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Portfolio Concentration Has Little Sway on Returns

A recent Morningstar study found that high-conviction managers haven't outperformed their better-diversified counterparts.

Investing with a high-conviction manager may sound prudent. Watering down exposure to a manager’s best ideas seems like it would only lead to mediocre performance, making it harder to recoup active fees. But increasing portfolio concentration also increases the risk of missing out on some of the market’s big winners, which have historically driven a disproportionate share of its returns.

A recent study I published shows that, in practice, these factors appear to offset. There isn't a significant relationship between portfolio concentration and gross returns among U.S. equity mutual funds. Yet, concentrated managers tend to charge more, and the risk of manager selection is greater for these funds because of the wider range of potential returns between winners and losers. Investors in concentrated funds should be mindful of the risks and not give managers much leeway on fees.

Research Design This study measured the potential relationship between portfolio concentration and performance by grouping actively managed funds in each Morningstar Category into quartiles based on the percentage of assets they invested in their top-10 holdings at the end of each year. It then tracked the gross returns (which controls for differences in fees) of each group over the next 12 months before updating the group assignments. This analysis included nonsurviving funds and used the original category assignments as of each sorting date.

To assess the odds of finding high-performing managers in each group, the study also calculated success rates for the funds in each quartile over a 12-month holding period, and again with a 36-month holding period. This is defined as the number of funds that survived and outperformed the respective benchmark for each category over each holding period, divided by the number of funds on the sorting date, which is the start of the period.

Higher Concentration Doesn't Improve Performance The most-concentrated quartile of funds (labeled Q4) generated higher annualized gross returns than the least-concentrated quartile (Q1) in seven of the nine U.S. equity categories from January 1994 through December 2018. Similarly, the most-concentrated quartiles posted higher returns in five of the six foreign stock categories from 2004 through 2018. However, none of the return differences between the most- and least-concentrated quartiles were statistically significant. This means there isn't clear evidence that these results were due to anything other than chance. In many cases, the results weren't economically significant either. The results are shown in Exhibits 1 and 2.

Similarly, the most highly concentrated managers didn’t have significantly better success rates than the least-concentrated, as shown in Exhibits 3-6. It was split roughly in half as to whether the most-concentrated or least-concentrated funds did better. But in all cases, the difference in success rates between these quartiles landed within 10 percentage points, adding further evidence that there isn’t a significant relationship between portfolio concentration and the odds of beating the market.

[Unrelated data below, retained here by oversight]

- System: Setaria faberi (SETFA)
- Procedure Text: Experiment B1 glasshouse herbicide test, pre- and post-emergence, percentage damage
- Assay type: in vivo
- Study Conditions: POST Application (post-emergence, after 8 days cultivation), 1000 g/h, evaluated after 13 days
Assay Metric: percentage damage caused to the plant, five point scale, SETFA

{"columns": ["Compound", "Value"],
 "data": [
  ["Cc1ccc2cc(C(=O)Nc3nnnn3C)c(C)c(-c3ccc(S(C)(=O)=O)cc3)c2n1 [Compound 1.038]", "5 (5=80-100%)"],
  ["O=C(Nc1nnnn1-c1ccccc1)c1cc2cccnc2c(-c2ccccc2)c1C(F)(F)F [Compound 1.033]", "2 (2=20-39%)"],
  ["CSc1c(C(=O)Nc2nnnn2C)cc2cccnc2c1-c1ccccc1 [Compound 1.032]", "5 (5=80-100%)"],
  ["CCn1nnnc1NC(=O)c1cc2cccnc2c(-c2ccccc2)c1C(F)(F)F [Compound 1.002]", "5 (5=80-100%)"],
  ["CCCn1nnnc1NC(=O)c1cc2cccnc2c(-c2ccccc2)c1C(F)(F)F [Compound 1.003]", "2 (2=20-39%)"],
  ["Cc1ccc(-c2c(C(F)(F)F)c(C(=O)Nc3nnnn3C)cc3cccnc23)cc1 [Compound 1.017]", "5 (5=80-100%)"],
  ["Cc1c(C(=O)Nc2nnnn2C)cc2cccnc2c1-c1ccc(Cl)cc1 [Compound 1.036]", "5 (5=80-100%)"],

Risk Even though concentrated managers don't have higher odds of success, the potential opportunity cost of choosing a poor manager increases with portfolio concentration. That's because concentrated portfolios have a wider range of potential returns than their counterparts who are more broadly diversified.

Return volatility is another potential risk that could increase with portfolio concentration, because of the additional exposure to firm-specific risk. However, this study found that in many of the categories, funds in the most-concentrated quartiles only exhibited slightly greater volatility than the least-concentrated. And in three of the foreign stock categories, the most-concentrated funds exhibited lower volatility than the least-concentrated ones. In those categories, the most-concentrated managers were able to partially offset their higher idiosyncratic risk by taking less market risk than their better-diversified counterparts, which they can accomplish by favoring more-defensive investments or carrying larger cash balances.

Firm-specific risk isn’t rewarded on average, so it’s important to ensure that concentrated managers are taking appropriate steps to manage it. Pay attention to portfolio volatility and market beta to assess whether those steps have been effective.

Fees While there was not a significant relationship between concentration and gross returns, the most-concentrated funds tended to charge higher fees than the least-concentrated ones did. This is consistent with the idea that investors are willing to pay up a bit for bolder active bets. However, this study suggests that it may not be worth paying a premium for a concentrated, high-conviction portfolio, since it did not find evidence that higher concentration leads to better performance.

Exercise Caution with Concentrated Portfolios The idea that investing with conviction improves returns is a myth. Increasing portfolio concentration is just as likely to hurt returns as it is to help. Concentrated funds charge more, but don't have significantly better odds of success (before fees) than their better diversified counterparts. Investors in these funds have greater exposure to idiosyncratic risk, which isn't compensated on average. And the cost of selecting the wrong manager is greater here, so proceed with caution.

Click here to read the full paper.

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